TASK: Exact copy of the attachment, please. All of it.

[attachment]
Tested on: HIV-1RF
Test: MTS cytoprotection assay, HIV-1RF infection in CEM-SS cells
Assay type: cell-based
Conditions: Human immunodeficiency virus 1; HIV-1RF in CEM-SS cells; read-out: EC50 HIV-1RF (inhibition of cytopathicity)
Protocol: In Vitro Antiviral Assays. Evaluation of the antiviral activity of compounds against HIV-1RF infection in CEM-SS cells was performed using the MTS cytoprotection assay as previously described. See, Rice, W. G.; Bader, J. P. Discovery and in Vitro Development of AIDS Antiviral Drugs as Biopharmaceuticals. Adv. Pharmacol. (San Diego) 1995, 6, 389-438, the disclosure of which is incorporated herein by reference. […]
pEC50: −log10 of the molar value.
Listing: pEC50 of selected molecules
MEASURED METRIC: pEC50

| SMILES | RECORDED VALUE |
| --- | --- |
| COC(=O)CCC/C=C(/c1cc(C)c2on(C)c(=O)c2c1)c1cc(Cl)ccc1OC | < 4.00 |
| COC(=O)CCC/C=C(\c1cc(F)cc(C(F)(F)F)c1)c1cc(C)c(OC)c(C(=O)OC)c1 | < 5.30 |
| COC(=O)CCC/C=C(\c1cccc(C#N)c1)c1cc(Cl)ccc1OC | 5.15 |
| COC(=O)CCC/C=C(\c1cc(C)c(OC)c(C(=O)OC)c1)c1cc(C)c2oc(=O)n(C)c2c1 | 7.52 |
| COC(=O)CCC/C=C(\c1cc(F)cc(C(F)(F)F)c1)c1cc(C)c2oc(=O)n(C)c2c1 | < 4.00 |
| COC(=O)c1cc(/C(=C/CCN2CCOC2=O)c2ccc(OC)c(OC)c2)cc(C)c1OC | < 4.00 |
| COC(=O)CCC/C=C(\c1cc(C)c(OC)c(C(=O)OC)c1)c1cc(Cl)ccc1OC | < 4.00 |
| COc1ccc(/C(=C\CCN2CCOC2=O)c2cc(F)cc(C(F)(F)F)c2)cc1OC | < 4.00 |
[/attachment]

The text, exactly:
Tested on: HIV-1RF
Test: MTS cytoprotection assay, HIV-1RF infection in CEM-SS cells
Assay type: cell-based
Conditions: Human immunodeficiency virus 1; HIV-1RF in CEM-SS cells; read-out: EC50 HIV-1RF (inhibition of cytopathicity)
Protocol: In Vitro Antiviral Assays. Evaluation of the antiviral activity of compounds against HIV-1RF infection in CEM-SS cells was performed using the MTS cytoprotection assay as previously described. See, Rice, W. G.; Bader, J. P. Discovery and in Vitro Development of AIDS Antiviral Drugs as Biopharmaceuticals. Adv. Pharmacol. (San Diego) 1995, 6, 389-438, the disclosure of which is incorporated herein by reference. […]
pEC50: −log10 of the molar value.
Listing: pEC50 of selected molecules
MEASURED METRIC: pEC50

| SMILES | RECORDED VALUE |
| --- | --- |
| COC(=O)CCC/C=C(/c1cc(C)c2on(C)c(=O)c2c1)c1cc(Cl)ccc1OC | < 4.00 |
| COC(=O)CCC/C=C(\c1cc(F)cc(C(F)(F)F)c1)c1cc(C)c(OC)c(C(=O)OC)c1 | < 5.30 |
| COC(=O)CCC/C=C(\c1cccc(C#N)c1)c1cc(Cl)ccc1OC | 5.15 |
| COC(=O)CCC/C=C(\c1cc(C)c(OC)c(C(=O)OC)c1)c1cc(C)c2oc(=O)n(C)c2c1 | 7.52 |
| COC(=O)CCC/C=C(\c1cc(F)cc(C(F)(F)F)c1)c1cc(C)c2oc(=O)n(C)c2c1 | < 4.00 |
| COC(=O)c1cc(/C(=C/CCN2CCOC2=O)c2ccc(OC)c(OC)c2)cc(C)c1OC | < 4.00 |
| COC(=O)CCC/C=C(\c1cc(C)c(OC)c(C(=O)OC)c1)c1cc(Cl)ccc1OC | < 4.00 |
| COc1ccc(/C(=C\CCN2CCOC2=O)c2cc(F)cc(C(F)(F)F)c2)cc1OC | < 4.00 |